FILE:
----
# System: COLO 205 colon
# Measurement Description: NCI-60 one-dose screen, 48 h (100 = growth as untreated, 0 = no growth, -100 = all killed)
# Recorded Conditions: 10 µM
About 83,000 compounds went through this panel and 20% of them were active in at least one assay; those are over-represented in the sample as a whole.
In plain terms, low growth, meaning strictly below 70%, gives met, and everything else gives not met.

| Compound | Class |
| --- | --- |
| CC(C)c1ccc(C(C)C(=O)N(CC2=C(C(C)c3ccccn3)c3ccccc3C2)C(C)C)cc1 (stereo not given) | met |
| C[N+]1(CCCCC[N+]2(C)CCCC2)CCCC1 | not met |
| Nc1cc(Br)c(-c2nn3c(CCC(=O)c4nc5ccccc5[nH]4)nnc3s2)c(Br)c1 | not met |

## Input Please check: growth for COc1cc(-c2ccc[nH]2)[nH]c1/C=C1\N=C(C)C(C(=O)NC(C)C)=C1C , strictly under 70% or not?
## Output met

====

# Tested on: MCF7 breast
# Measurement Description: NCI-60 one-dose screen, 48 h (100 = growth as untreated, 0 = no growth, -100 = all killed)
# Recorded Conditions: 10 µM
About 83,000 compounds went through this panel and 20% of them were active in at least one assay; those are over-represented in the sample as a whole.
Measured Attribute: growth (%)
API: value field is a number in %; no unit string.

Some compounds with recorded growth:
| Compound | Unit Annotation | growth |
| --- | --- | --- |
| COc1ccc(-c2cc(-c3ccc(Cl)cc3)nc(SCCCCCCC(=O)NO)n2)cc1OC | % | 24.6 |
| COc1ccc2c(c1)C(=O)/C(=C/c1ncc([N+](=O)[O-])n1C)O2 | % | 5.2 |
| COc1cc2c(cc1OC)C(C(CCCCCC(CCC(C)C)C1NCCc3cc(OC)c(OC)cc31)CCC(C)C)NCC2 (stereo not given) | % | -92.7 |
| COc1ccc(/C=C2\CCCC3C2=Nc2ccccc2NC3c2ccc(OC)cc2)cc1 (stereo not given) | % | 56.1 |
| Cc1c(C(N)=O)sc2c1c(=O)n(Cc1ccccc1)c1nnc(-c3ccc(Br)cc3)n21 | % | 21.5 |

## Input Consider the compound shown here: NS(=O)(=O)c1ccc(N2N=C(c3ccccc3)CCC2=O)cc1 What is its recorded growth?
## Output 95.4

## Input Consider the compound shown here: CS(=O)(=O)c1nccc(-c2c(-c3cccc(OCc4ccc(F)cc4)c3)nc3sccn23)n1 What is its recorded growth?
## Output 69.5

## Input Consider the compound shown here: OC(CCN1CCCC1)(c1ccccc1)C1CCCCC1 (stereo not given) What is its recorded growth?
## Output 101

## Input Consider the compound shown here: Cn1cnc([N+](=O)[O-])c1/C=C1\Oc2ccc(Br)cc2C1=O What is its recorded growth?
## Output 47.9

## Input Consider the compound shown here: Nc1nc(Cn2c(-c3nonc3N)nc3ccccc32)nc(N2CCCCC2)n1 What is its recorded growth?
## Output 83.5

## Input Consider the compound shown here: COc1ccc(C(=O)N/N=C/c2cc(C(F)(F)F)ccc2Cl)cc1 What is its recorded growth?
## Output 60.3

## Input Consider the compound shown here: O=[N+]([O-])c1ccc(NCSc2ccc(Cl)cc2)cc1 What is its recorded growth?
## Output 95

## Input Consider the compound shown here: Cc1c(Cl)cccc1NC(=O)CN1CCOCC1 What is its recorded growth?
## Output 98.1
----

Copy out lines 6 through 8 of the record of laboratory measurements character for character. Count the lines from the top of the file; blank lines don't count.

| Compound | Class |
| --- | --- |
| CC(C)c1ccc(C(C)C(=O)N(CC2=C(C(C)c3ccccn3)c3ccccc3C2)C(C)C)cc1 (stereo not given) | met |